fb-pixel Skip to main content

WATERTOWN — When news broke a couple of decades ago about the cloning of Dolly the sheep, you had to wonder if science was poised to take the next big step and start Xeroxing, you know, us. Send in the clones!

But we’re still awaiting, or dreading, the big breakthrough when it comes to artificial human cloning, and the subject seldom seems to galvanize public conversation nowadays, except, perhaps, among fans of BBC America’s clone drama “Orphan Black.’’

I wish the creators of the often-murky “Orphan Black’’ possessed British playwright Caryl Churchill’s taut economy of style and precision of focus. In “A Number,’’ her dystopian 2002 play about cloning and its very unexpected consequences, Churchill devotes no time to preamble or writerly throat-clearing, but plunges us straightaway into the play’s central dilemma. A gripping production of “A Number’’ at New Repertory Theatre, directed by Clay Hopper, races by in 60 minutes, none of them wasted.

“A Number’’ underscores the fluidity and precariousness of identity while subtly asking, in both title and text, whether our lofty notions of individuality are, ultimately, an illusion. In its depiction of a relationship between a creator and his creations that is fraught with unanswered and possibly unanswerable questions, one can also glimpse, perhaps, a flickering mirror of the relationship between the divine and the human.

Advertisement



Nael Nacer portrays three characters, two of them clones of the original, and he endows all three with distinctly different mannerisms and personalities, along with a sense of the (quite literally) mortal stakes involved for each character. Nacer’s versatility and adaptability have made him one of the busiest actors in town — he’s the Brock Holt of Boston theater — and here he ups his game even further, delivering his best performance (or is it performances?) since 2012’s “The Kite Runner,’’ also at New Rep.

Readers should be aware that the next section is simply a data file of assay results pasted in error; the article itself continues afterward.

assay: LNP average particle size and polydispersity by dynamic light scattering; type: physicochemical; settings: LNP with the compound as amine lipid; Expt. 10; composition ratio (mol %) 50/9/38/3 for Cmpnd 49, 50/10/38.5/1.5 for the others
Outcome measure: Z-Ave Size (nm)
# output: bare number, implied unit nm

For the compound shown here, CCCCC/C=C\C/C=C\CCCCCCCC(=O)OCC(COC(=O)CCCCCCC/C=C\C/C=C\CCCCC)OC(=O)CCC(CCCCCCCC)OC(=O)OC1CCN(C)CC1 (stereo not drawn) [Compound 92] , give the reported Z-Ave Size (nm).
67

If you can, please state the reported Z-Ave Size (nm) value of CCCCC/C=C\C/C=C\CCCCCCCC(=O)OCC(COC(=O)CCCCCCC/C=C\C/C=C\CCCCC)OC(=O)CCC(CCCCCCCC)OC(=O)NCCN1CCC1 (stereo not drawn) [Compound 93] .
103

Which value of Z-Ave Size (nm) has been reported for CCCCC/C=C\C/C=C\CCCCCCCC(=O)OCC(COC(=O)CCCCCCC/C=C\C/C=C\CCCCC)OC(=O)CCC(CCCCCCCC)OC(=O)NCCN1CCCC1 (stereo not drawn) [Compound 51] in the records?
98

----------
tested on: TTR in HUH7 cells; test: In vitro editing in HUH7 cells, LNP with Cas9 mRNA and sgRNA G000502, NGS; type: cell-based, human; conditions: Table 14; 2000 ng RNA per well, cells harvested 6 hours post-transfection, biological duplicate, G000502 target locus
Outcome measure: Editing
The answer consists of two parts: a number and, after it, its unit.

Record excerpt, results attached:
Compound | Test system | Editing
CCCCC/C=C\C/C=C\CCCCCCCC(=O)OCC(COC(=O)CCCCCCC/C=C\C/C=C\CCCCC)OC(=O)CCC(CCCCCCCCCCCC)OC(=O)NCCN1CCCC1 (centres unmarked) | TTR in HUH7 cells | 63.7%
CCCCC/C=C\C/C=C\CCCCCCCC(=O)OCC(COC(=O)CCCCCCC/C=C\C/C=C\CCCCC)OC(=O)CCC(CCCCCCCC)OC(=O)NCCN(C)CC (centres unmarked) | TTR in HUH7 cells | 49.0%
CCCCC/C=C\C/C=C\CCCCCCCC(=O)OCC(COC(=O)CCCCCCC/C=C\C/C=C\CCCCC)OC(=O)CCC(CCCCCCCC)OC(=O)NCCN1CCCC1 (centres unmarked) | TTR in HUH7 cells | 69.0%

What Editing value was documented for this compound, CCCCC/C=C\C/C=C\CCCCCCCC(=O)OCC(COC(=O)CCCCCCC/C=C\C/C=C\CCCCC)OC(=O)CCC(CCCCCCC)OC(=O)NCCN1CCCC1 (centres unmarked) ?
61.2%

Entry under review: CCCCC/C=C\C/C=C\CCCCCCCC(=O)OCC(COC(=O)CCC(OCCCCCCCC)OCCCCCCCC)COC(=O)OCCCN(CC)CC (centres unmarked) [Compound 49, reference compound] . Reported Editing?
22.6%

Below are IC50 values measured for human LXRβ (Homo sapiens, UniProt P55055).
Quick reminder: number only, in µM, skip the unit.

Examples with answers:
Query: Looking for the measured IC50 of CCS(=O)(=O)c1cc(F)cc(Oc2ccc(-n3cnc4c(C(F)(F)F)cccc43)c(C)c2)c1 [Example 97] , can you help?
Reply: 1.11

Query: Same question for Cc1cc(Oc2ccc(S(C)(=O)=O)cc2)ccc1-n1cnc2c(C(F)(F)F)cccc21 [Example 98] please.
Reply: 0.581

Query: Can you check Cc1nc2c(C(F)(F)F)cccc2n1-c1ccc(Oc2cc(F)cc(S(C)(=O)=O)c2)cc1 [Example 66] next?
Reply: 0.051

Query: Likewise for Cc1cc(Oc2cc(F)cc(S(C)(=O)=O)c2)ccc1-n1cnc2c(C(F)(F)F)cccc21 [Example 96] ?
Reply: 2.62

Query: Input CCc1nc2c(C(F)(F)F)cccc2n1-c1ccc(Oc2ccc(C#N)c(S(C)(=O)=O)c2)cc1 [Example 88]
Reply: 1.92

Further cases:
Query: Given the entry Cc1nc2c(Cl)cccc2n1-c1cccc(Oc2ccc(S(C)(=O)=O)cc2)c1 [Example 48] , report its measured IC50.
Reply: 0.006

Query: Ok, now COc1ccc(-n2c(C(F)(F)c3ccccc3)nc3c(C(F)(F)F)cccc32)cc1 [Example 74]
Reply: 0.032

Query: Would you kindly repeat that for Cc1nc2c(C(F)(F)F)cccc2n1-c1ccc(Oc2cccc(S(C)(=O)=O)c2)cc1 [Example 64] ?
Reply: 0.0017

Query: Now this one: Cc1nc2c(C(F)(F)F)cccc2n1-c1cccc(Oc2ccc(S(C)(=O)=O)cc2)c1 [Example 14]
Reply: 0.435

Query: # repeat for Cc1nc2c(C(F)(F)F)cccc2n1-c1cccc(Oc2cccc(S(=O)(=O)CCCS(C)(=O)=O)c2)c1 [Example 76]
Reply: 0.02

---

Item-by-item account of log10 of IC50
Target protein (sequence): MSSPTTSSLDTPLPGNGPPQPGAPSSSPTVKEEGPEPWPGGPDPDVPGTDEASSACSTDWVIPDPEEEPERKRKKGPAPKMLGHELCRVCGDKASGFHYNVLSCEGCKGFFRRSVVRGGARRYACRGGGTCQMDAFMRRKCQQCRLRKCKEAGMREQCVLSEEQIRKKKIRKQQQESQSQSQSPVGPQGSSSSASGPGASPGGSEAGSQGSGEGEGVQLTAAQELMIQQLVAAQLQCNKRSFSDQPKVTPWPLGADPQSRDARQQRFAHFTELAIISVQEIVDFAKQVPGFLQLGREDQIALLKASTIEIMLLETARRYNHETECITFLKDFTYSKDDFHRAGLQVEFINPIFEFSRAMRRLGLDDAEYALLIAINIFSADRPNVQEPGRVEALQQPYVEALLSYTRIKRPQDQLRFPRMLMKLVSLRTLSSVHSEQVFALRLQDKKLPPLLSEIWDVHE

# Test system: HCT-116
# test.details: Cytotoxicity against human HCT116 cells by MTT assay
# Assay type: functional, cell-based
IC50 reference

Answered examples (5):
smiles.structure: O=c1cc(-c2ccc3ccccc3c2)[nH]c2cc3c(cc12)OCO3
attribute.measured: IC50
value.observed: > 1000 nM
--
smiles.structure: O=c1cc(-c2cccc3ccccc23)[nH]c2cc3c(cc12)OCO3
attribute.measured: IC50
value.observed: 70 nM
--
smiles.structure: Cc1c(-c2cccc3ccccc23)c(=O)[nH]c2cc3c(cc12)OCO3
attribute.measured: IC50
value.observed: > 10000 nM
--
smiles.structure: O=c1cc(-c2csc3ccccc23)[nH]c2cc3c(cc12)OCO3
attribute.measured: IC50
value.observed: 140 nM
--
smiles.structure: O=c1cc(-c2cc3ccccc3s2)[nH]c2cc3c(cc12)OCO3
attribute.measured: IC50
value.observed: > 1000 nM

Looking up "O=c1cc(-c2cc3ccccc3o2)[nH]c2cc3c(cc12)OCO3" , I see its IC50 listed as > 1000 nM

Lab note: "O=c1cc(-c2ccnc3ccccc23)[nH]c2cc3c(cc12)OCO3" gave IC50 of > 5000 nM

Advertisement



More than ably complementing Nacer while radiating a different kind of intensity is Dale Place as Salter, the 60-something father who set events in motion decades earlier. Spoiler alert: Partial plot details lie ahead. Disembark now if you want to avoid them.

After his wife died, Salter arranged for a clone to be created of his then-young son, seemingly motivated by not much more than selfishness and expediency and a desire for a perfect child, fashioned from what he calls the “raw materials’’ of the original. Churchill is less interested in exploring Salter’s rationale than in depicting the fallout from, and the moral issues raised by, his actions.

Now dear old pater has to face the music, frantically trying to justify his actions to his enraged 40-year-old son, Bernard, and to the confused clone, five years younger and also named Bernard, who had been raised by Salter as a son. “I’m just a copy,’’ says an anguished Bernard 2 (as he is identified in the playbill). “I’m not the real one.’’

As Bernard 1, speaking in a Cockney accent, with every syllable conveying the original son’s bitterness at having been replaced and sent away in childhood, Nacer is genuinely scary. When Bernard 1 says “Hello, Daddy’’ to Salter, it carries the blunt force of a mingled threat and accusation. Given the intensity of his feelings of unjust usurpation, a collision between the two Bernards seems inevitable. (Once a second clone materializes, he proves far different, temperamentally, from Bernards 1 and 2).

Advertisement



Director Hopper is in tune with Churchill’s unsparing vision, and Place and Nacer both seem at home with her elliptical dialogue, in which characters often finish or annotate each other’s sentences. It’s not the first time the two actors have worked together: They made a memorable team in a 2011 Boston Playwrights’ Theatre production of Walt McGough’s “The Farm’’ as a CIA agent and the ghost of a young man the spy had trained.

“A Number’’ has a ghostly quality of its own as it unfolds on Cristina Todesco’s chilly, futuristic set, a medley of grays, whites, and blacks that is dominated by four large, tubelike structures. Inside those structures are still more tubes in the form of fluorescent lights that periodically sputter on as if something is coming to life: sudden, random, unpredictable, and hard to control.


Don Aucoin can be reached at aucoin@globe.com.